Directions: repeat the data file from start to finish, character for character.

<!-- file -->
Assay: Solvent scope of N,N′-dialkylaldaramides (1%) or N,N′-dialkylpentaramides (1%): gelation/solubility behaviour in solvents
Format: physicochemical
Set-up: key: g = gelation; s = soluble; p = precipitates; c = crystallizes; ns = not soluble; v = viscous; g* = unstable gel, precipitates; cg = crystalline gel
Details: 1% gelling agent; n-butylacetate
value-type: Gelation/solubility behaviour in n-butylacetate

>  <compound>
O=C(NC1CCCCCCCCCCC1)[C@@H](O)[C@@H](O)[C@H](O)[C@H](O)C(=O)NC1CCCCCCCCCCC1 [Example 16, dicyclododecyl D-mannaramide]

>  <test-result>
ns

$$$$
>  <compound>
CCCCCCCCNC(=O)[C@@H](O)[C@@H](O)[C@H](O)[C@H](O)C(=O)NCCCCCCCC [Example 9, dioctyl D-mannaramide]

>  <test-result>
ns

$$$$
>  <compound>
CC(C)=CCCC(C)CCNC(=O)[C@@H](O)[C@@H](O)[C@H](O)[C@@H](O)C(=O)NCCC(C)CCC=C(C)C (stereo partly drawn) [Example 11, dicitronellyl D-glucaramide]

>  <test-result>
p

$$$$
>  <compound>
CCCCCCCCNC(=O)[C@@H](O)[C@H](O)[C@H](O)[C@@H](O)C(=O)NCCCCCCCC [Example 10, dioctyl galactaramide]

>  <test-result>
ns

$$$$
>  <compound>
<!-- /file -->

Assay: Solvent scope of N,N′-dialkylaldaramides (1%) or N,N′-dialkylpentaramides (1%): gelation/solubility behaviour in solvents
Format: physicochemical
Set-up: key: g = gelation; s = soluble; p = precipitates; c = crystallizes; ns = not soluble; v = viscous; g* = unstable gel, precipitates; cg = crystalline gel
Details: 1% gelling agent; n-butylacetate
value-type: Gelation/solubility behaviour in n-butylacetate

>  <compound>
O=C(NC1CCCCCCCCCCC1)[C@@H](O)[C@@H](O)[C@H](O)[C@H](O)C(=O)NC1CCCCCCCCCCC1 [Example 16, dicyclododecyl D-mannaramide]

>  <test-result>
ns

$$$$
>  <compound>
CCCCCCCCNC(=O)[C@@H](O)[C@@H](O)[C@H](O)[C@H](O)C(=O)NCCCCCCCC [Example 9, dioctyl D-mannaramide]

>  <test-result>
ns

$$$$
>  <compound>
CC(C)=CCCC(C)CCNC(=O)[C@@H](O)[C@@H](O)[C@H](O)[C@@H](O)C(=O)NCCC(C)CCC=C(C)C (stereo partly drawn) [Example 11, dicitronellyl D-glucaramide]

>  <test-result>
p

$$$$
>  <compound>
CCCCCCCCNC(=O)[C@@H](O)[C@H](O)[C@H](O)[C@@H](O)C(=O)NCCCCCCCC [Example 10, dioctyl galactaramide]

>  <test-result>
ns

$$$$
>  <compound>